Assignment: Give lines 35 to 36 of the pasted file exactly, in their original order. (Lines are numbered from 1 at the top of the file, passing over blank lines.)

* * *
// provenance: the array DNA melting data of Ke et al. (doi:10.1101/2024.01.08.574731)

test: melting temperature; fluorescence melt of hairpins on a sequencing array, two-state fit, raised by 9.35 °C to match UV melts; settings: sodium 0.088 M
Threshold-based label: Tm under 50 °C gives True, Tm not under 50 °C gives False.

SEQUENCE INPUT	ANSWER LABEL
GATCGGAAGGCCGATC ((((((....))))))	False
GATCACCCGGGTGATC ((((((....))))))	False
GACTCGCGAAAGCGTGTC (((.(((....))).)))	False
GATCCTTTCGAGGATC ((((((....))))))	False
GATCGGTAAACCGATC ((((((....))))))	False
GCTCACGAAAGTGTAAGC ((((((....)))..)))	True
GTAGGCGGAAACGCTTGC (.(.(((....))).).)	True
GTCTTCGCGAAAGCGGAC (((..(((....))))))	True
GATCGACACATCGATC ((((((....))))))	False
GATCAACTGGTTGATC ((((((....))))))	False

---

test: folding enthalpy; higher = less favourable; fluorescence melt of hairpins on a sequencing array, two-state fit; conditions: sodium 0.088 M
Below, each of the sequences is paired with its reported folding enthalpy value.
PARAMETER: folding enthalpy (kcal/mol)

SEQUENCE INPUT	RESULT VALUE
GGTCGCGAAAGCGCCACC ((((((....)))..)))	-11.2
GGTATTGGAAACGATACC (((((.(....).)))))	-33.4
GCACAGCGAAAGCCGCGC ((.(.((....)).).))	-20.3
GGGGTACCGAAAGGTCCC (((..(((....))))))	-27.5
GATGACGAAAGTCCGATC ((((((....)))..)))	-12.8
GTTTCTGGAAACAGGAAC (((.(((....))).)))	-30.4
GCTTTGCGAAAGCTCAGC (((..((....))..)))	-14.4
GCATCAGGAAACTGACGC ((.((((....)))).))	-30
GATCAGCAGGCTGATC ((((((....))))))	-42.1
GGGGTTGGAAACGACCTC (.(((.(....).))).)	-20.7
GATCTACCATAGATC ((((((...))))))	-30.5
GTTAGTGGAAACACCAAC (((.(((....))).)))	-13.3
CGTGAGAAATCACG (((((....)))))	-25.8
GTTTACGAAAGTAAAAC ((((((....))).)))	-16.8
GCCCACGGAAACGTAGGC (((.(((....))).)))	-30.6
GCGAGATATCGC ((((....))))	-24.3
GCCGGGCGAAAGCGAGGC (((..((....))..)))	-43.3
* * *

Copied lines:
GCGAGATATCGC ((((....))))	-24.3
GCCGGGCGAAAGCGAGGC (((..((....))..)))	-43.3